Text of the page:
by Holger Harreis and Kayvaun Rowshankish
When it comes to digital, banking is more tortoise than hare. Recent McKinsey research suggests that financial services is digitizing much more slowly than most other industries. And within banks, the focus has been mostly on customer-facing “journeys” (such as online marketing) and the operations that support them (customer onboarding, customer servicing). Only recently have banks expanded their transformations into other parts of the organization. Our new research finds that, at last, banks are digitizing risk.
Banks have been hesitant till now, for good reason. Risk leaders are inherently and appropriately cautious, given their mandate. Risk staff are often slower to adopt the most up-to-date digital and analytics technologies; 43 percent of risk managers we surveyed saw talent as a key challenge in digitizing. Another factor: the risk function is highly involved in thousands of daily decisions across the entire bank. Thirty-seven percent of risk managers viewed a complex organizational structure as a main challenge in digitizing. And regulatory requirements for transparency, auditability, and completeness limit the depth and speed at which risk teams adopt digital tools.
But the benefits of digitizing risk management are becoming clear and now far outstrip the costs and challenges. Once digitized, risk would be equipped to peer into nontraditional sources of data, like social media, chat transcripts, and online business-review ratings. Advanced analytics could use this data to make risk models much more predictive and consistent, in part by greatly reducing inherent biases. Forty percent of risk leaders we surveyed say this would reduce credit-risk losses by at least a quarter. Risk could also use new tools and data to identify emerging risks much more quickly; its warnings would come earlier and be more accurate. Risk would automate its own and other functions’ processes. It would supply tools and data to the bank’s website, its mobile trading app, and its corporate-banking platform, empowering a vastly more useful and enjoyable customer experience. At the top of the house, executives would consult self-serve dashboards powered by a risk “nerve center”—and thus act on risk-driven strategic advice. In our estimate, these and other benefits would be massive. The annual steady-state value from digitizing risk management, including both cost and revenue effects, would produce a return on investment of about 450 percent for a first-mover bank with a well-executed program. For a typical global systemically important bank (G-SIB), this would translate to about $600 million to $1.1 billion of annual, steady-state impact after five years.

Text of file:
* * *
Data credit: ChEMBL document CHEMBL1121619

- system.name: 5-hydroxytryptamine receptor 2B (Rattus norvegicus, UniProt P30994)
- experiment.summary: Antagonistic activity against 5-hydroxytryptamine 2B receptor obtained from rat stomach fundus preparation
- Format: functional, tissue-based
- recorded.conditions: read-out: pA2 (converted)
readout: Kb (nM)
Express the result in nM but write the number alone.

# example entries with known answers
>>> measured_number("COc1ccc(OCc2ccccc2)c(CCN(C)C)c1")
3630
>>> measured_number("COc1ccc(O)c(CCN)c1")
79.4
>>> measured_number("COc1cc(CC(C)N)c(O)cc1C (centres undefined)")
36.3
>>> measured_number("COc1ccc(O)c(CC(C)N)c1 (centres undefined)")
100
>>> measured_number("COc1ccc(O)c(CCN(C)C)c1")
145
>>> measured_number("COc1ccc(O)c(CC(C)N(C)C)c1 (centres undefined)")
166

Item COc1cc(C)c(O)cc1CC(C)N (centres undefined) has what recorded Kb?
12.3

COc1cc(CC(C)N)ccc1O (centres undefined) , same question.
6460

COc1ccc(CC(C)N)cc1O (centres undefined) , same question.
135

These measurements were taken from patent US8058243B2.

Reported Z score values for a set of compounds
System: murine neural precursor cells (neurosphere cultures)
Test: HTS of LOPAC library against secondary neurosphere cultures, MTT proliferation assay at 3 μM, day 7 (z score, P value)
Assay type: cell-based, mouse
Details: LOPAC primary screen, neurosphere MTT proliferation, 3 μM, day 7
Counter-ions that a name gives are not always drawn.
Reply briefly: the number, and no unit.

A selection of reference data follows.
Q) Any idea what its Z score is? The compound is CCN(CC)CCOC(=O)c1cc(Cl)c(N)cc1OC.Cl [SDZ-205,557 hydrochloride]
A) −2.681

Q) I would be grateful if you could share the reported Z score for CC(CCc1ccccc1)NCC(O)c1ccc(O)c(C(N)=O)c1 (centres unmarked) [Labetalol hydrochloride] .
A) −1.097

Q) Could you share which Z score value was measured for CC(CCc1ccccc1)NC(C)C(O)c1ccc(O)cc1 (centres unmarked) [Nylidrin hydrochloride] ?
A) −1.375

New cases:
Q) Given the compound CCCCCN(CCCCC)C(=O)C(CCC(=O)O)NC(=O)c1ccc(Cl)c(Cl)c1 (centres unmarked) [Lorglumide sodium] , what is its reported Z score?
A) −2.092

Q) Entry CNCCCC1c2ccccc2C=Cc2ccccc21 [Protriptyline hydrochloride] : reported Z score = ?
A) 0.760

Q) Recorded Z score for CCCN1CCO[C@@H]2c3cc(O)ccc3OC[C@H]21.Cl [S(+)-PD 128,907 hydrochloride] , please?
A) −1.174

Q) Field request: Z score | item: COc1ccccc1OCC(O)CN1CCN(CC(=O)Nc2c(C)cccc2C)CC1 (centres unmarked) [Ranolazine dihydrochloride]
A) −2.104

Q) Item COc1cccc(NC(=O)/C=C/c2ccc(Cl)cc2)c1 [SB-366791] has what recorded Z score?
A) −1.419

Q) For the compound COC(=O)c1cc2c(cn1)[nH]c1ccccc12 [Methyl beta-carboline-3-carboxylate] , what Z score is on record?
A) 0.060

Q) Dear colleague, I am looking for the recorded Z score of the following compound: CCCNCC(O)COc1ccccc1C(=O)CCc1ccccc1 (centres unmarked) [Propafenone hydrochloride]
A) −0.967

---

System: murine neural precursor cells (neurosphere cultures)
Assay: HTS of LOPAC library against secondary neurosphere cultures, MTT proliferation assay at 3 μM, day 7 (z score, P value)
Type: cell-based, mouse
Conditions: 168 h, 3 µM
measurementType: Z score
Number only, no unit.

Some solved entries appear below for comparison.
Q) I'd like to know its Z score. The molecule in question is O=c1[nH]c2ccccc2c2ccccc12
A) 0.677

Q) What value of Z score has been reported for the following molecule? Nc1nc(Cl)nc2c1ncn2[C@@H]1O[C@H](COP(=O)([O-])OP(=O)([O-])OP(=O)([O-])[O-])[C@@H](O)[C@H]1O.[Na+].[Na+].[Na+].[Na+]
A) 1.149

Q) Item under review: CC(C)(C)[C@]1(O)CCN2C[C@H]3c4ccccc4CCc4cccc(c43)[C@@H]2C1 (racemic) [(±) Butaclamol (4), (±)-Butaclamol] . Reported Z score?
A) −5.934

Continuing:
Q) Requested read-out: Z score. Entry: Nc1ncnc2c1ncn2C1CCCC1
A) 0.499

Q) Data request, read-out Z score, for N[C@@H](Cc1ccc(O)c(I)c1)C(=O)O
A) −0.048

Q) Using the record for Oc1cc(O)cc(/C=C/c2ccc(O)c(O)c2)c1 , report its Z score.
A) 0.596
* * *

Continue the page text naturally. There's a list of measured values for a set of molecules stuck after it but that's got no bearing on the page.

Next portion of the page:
Getting all of this won’t be easy, but banks can draw on a vast toolkit. Banks already have good experience with using digital tools to automate processes, and they can do the same in risk, particularly in credit- and operational-risk applications. Augmented-reality overlays could transform applications for mortgages and auto loans. Machine learning can improve current credit models, help with fraud detection and anti-money-laundering efforts, assist with documentation, and even open up new revenue sources, like SME supply-chain financing. Stress-testing compliance is another big time-waster where automation can help. The list of tools and risk applications is long and growing every day.
Our research also found the risk-specific steps that can help banks digitally transform the function. Among the key findings: banks might need to run new and old risk processes in parallel for a time, until regulators are confident. The risk function must move forcefully and yet carefully, but it can be done. Slow and steady wins this race; this is digital transformation the “risk way.”
Holger Harreis is a partner in McKinsey's Dusseldorf office, and Kayvaun Rowshankish is a partner in the New York office.